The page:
This year’s Goodwood Festival of Speed, themed ‘Flat Out: Racing on the Edge’, was an ideal venue for Mazda to showcase its racing history as well as the UK debut of the all-new MX-5. To mark the occasion, Mazda commissioned Gerry Judah — no stranger to creating Goodwood sculptures — to create its centerpiece for the event: A spectacular 40-meter tall addition to the Sussex skyline.
“When we first started talking about the central feature at Goodwood, we wanted it to represent our brand through our design philosophy of Kodo,” says Mazda Executive Officer and General Manager of Design, Ikuo Maeda. “It had to reflect the strength, beauty and tension found in the instantaneous movement of living things and the simplicity that reflects Japanese aesthetics. Our aim with Kodo is to express movement with forceful vitality and speed through simple and beautiful forms.
Judah’s clever interpretation of Kodo is a beautiful and simple form that expresses tension, lightness and movement that belies the complexity of the structure.Second in height only to the Chichester Cathedral spire, the Goodwood Festival of Speed centerpiece featured two racing cars bursting out of the ground trailing spectacular twisted steel shapes. Stacked like matchsticks, 418 steel beams — each a different length and angle — turn the sculpture from right to left, hanging the cars over the spectators below. The sculpture was built from 120 tons of steel that, put end to end, would stretch 1235 meters, the length of the Goodwood Hill Climb track.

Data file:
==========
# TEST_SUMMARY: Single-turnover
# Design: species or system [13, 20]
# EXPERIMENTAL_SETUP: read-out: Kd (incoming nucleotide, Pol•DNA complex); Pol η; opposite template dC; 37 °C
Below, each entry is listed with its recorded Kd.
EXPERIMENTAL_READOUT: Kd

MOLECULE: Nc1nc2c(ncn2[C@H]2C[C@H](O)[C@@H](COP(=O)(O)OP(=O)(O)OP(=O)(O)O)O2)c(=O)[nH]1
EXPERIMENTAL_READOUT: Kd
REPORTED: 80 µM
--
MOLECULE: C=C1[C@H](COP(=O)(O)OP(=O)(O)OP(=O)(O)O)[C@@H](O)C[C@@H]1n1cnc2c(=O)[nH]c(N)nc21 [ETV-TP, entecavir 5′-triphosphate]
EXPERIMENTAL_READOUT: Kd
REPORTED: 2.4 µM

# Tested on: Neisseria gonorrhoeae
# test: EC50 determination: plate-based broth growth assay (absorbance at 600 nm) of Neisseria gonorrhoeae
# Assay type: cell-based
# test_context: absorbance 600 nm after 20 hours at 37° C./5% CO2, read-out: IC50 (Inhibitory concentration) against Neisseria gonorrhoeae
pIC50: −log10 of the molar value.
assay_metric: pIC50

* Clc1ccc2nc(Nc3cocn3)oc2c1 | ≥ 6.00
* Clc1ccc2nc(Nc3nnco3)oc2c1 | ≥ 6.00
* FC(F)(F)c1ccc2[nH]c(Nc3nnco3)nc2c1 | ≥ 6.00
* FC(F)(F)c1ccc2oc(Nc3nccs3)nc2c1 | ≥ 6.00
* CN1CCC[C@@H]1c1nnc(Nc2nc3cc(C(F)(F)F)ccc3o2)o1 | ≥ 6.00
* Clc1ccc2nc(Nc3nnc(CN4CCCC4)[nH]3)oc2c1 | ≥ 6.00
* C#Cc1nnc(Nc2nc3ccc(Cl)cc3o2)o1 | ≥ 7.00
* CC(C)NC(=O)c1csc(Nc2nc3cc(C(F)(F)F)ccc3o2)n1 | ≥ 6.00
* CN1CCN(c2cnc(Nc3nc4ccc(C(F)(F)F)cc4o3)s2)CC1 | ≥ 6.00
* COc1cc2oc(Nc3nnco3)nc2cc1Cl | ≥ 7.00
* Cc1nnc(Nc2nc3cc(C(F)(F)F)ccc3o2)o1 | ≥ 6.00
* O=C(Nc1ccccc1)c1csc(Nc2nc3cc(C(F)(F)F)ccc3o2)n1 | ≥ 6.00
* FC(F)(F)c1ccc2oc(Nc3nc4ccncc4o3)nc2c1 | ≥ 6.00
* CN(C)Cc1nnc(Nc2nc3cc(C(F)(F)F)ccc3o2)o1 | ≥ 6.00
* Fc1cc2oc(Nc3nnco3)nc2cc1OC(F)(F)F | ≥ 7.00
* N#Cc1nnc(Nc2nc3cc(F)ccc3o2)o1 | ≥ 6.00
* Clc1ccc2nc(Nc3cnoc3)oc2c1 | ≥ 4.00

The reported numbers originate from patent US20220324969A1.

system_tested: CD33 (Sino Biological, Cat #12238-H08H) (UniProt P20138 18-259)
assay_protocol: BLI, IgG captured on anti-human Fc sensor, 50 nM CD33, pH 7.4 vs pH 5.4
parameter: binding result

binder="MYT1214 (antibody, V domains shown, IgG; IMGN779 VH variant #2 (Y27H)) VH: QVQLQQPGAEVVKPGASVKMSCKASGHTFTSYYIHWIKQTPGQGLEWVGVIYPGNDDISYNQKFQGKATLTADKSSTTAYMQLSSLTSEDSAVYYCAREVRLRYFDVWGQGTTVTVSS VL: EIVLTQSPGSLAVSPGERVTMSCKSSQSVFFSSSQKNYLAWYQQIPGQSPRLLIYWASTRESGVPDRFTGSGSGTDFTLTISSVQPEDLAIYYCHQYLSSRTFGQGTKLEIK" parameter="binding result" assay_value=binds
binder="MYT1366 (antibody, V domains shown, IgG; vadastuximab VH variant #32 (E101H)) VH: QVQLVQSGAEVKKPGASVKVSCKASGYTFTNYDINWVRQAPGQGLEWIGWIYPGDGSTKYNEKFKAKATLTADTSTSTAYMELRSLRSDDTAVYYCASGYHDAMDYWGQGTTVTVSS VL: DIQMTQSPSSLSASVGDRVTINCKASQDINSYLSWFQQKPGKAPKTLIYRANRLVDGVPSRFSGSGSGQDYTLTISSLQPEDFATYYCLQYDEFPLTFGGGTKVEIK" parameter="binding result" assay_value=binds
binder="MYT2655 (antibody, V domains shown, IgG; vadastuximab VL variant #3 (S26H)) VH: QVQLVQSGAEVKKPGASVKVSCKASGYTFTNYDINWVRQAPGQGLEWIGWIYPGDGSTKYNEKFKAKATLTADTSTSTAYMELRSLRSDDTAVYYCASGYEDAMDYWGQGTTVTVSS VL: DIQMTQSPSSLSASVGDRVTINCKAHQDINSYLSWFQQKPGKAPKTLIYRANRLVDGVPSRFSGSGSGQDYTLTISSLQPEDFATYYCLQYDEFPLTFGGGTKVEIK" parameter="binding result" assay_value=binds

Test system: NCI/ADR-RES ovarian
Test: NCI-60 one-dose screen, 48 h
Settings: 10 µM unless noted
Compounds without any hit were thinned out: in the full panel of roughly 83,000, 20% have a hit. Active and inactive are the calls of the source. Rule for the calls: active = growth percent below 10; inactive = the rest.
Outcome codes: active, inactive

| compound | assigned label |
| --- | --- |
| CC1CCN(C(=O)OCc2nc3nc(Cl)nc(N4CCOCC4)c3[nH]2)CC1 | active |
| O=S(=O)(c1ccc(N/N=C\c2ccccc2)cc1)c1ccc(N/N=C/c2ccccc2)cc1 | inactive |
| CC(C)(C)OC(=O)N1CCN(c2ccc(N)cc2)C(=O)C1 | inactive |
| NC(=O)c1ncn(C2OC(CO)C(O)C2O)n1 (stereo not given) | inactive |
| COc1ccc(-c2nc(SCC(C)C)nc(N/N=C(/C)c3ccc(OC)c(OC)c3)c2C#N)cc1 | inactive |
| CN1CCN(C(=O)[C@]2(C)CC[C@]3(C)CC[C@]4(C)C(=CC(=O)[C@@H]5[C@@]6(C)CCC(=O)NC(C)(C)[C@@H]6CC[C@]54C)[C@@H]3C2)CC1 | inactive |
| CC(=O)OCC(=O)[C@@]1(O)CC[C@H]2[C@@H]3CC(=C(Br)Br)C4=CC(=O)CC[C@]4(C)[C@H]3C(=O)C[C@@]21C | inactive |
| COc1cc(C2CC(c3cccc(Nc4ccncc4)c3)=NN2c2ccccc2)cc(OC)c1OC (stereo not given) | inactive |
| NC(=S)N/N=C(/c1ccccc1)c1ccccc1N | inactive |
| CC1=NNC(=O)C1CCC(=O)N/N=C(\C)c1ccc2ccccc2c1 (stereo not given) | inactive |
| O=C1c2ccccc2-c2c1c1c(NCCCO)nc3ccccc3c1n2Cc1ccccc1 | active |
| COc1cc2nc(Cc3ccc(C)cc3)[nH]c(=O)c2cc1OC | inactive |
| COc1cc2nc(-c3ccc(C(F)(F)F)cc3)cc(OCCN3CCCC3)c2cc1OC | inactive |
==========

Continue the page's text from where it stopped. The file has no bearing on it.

“Usually, the one thing you never do with steel is to twist it,” says Judah, “So this year we had an impossible challenge to find a way of corkscrewing the entire structure, and we succeeded with an elegant and graceful system that shows of the elegance and grace of the cars themselves.”
The central feature celebrates Mazda’s motorsport heritage, a history that started in Europe in the late 1960s to prove and promote its rotary engine in the tough environment of endurance racing. Since then Mazda rotary engine cars have won 100 IMSA races; a class win in the Daytona 24 Hours; IMSA manufacturer and driver titles; the Spa 24 Hours; five class victories at Le Mans; two British Touring Car titles; and, most famously, Le Mans in 1991 with the 787B.
The two cars on top of the sculpture are the Le Mans winning Mazda 787B which took overall victory in the famous 24 hour race in 1991 driven by British driver Johnny Herbert alongside Volker Weidler and Bertrand Gachot. Mazda remains the only Japanese manufacturer to have won Le Mans 24 Hours and the only rotary engine to have won the famous French endurance race.
Next to the 787B is the Mazda LM55 Vision Gran Turismo car. Originally created for Playstation’s Gran Tursimo 6 racing simulation game, the LM55 Vision Gran Turismo made the leap from virtual concept car to physical concept with its towering position on the 2015 Goodwood Festival of Speed Mazda Central Feature. Named after the number 55 Mazda 787B that took victory in the 1991 Le Mans 24 Hours, the LM55 is both a homage to the dramatic proportions of the 787B and a vision of a futuristic sports prototype drawn with inspiration from Mazda’s design philosophy.
The pairing of 787B and LM55 on the Mazda Central Feature perfectly encapsulates the celebration of Mazda’s ‘Challenger Spirit’ in the racing legends of the brand’s illustrious sporting past, and the spirited cars of Mazda’s future. It’s also no coincidence that the towering structure looks like a DNA strand.
“Gerry has faithfully represented our brand in a striking and beautiful structure that is clearly Kodo,” says Maeda-san. “There is a lightness and strength to the structure, yet it gives the cars movement and energy, it is a sculpture that we are very proud to represent Mazda.”
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